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Chamorro says opposition unity is “imperative” to defeat Nicaragua’s Ortega

, Chamorro says opposition unity is “imperative” to defeat Nicaragua’s Ortega

RIO DE JANEIRO, BRAZIL – Nicaraguan presidential hopeful Cristiana Chamorro said Monday that the unity of the various opposition forces, currently fragmented, is “imperative” to defeat the country’s president Sandinista Daniel Ortega, in the general elections of next November 7.

“Unity is imperative, and that the (presidential) pre-candidates agree on the mechanism for the selection of a single candidate, as proposed by the Good Will Commission”, said in a message Chamorro Barrios, daughter of former president Violeta Barrios de Chamorro (1990-1997) and whom the Sandinista government has opened an investigation for alleged money laundering.

Chamorro says opposition unity is "imperative" to defeat Nicaragua's Ortega
Chamorro says opposition unity is “imperative” to defeat Nicaragua’s Ortega. (Photo internet reproduction)

The Good Will Commission, composed of two veteran opposition politicians and former MLB baseball pitcher Dennis Martinez, has promoted a document called ‘United Nicaragua First’. It commits the dissident pre-candidates to the Presidency submit themselves to a selection process for a single presidential candidacy.

This Commission has insisted on the opposition unity after the Supreme Electoral Council (CSE), managed by Ortega’s supporters, dissolved two opposition parties, the Ministry of the Interior launched an investigation for alleged money laundering against Chamorro Barrios, and the National Police is preventing two other pre-candidates from leaving their homes.

According to a poll by the firm CID Gallup, Chamorro Barrios is the opposition figure with the highest probability of winning the elections over the Sandinistas.


The document of the Good Will Commission has been signed by seven of the 11 opposition presidential aspirants.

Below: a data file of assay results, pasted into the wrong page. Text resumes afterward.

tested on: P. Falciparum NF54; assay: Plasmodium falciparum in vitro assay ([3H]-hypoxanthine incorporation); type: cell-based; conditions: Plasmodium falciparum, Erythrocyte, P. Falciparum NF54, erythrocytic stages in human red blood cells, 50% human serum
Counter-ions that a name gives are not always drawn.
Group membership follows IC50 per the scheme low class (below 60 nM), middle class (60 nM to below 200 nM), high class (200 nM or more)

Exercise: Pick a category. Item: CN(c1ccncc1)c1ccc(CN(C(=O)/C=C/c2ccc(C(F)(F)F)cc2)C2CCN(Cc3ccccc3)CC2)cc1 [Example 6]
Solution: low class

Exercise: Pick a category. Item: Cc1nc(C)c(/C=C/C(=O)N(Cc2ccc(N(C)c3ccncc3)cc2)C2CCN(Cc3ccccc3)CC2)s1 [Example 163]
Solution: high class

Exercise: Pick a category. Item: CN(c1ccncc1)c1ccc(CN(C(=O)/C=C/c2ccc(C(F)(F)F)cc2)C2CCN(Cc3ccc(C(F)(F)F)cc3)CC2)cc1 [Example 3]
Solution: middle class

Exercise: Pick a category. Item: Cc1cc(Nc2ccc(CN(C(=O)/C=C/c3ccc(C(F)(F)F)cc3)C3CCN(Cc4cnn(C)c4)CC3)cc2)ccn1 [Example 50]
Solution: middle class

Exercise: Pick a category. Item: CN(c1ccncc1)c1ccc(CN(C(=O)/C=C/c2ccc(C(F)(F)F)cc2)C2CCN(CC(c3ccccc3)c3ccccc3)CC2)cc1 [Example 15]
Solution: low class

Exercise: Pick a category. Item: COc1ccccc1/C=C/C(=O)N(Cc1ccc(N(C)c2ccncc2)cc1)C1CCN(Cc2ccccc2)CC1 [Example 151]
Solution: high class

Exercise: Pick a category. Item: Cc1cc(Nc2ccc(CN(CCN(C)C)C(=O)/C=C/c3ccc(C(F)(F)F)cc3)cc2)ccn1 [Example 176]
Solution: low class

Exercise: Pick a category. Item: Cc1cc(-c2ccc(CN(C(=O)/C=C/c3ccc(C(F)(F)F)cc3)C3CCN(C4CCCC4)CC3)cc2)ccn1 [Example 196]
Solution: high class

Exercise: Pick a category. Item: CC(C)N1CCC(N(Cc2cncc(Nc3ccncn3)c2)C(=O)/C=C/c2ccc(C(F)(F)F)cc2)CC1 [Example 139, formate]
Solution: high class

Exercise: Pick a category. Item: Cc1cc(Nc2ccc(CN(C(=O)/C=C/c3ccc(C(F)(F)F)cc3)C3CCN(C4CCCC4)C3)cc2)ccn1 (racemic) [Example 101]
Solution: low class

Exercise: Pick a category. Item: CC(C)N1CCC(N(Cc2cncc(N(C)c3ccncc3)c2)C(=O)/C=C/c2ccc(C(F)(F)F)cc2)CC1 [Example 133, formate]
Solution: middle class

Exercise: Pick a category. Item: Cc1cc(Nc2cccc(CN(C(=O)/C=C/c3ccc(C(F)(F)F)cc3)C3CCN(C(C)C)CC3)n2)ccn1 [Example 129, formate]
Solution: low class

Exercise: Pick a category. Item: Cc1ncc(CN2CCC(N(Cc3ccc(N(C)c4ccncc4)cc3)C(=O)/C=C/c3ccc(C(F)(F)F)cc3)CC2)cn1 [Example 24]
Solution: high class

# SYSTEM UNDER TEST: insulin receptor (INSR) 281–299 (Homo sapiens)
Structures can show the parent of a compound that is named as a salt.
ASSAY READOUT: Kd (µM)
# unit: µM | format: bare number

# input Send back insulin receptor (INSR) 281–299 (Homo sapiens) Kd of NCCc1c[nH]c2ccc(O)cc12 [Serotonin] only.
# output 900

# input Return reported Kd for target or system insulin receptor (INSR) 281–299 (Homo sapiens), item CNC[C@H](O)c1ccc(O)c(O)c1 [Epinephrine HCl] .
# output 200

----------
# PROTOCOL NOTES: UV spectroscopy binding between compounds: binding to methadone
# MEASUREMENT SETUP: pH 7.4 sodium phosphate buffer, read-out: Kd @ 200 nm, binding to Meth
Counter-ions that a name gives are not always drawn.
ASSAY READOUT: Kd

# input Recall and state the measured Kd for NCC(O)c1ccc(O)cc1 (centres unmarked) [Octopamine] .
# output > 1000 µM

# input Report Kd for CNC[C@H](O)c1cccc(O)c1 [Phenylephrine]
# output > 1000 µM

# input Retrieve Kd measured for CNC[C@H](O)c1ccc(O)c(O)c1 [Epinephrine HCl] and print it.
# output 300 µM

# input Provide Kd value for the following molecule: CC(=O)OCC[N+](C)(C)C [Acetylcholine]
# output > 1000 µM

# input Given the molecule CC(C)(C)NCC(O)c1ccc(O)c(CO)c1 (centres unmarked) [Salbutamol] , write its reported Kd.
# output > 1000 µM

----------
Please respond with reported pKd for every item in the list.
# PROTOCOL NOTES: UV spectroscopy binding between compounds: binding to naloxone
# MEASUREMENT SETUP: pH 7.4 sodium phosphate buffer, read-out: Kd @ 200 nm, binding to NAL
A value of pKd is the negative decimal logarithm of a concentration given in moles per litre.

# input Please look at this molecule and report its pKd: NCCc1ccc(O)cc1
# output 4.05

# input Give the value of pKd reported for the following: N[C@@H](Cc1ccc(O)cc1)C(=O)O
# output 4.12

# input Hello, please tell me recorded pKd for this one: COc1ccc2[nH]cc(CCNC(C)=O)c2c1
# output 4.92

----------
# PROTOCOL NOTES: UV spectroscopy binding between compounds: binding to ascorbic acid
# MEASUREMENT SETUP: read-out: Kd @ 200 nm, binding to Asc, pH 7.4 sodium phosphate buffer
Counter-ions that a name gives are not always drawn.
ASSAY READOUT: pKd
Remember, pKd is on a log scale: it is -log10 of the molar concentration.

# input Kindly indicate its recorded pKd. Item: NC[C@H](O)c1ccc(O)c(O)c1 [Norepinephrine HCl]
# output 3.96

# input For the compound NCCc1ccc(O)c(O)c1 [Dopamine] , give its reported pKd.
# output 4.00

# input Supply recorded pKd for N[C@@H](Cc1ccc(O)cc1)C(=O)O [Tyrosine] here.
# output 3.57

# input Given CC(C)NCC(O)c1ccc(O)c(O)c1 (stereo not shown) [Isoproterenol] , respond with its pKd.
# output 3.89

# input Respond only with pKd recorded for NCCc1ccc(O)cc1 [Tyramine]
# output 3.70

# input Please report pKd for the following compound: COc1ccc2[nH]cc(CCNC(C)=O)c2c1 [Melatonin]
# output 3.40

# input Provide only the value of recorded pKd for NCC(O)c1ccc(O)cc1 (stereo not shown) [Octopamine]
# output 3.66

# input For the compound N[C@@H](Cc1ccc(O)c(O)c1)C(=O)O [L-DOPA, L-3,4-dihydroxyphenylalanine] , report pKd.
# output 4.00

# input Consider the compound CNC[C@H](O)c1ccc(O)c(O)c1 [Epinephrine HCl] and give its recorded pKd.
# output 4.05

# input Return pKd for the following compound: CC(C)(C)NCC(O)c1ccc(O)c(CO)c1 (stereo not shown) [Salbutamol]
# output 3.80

The signatories are Chamorro Barrios, academic Félix Maradiaga, businessman Juan Sebastián Chamorro, peasant Medardo Mairena, Afro-descendant George Henríquez Cayasso, journalist Miguel Mora and Contra leader Luis Fley.

While the other female candidate, María Eugenia Alonso, has not been able to sign because, she said, the Nicaraguan Police prevent her from leaving her house, located in the city of León (northwest).

The Commission has also invited pre-candidates Arturo Cruz, Noel Vidaurre and Américo Treminio, all candidates for the opposition Alianza Ciudadanos por la Libertad, to which Ciudadanos por la Libertad (CxL) belongs and who have so far rejected or ignored this call.

The Commission is made up of the Nicaraguan ambassador to the United States and Minister of Education during the first Sandinista government (1979-1990) Carlos Tünnermann, radio entrepreneur and former presidential candidate Fabio Gadea Mantilla and former Major League Baseball pitcher Martínez, all opponents of Ortega.

Nicaragua is scheduled to hold presidential and legislative elections on November 7.

Ortega, who returned to power in 2007 and governed with his wife, Vice President Rosario Murillo, runs for the eighth time for the presidency in the November elections.

The opponents, who are fragmented, are looking for ways to defeat the Sandinistas, led by Ortega, 75 years old, the last 14 years in his second stage as president of Nicaragua, after coordinating a government junta from 1979 to 1985 and presiding over the country for the first time from 1985 to 1990.

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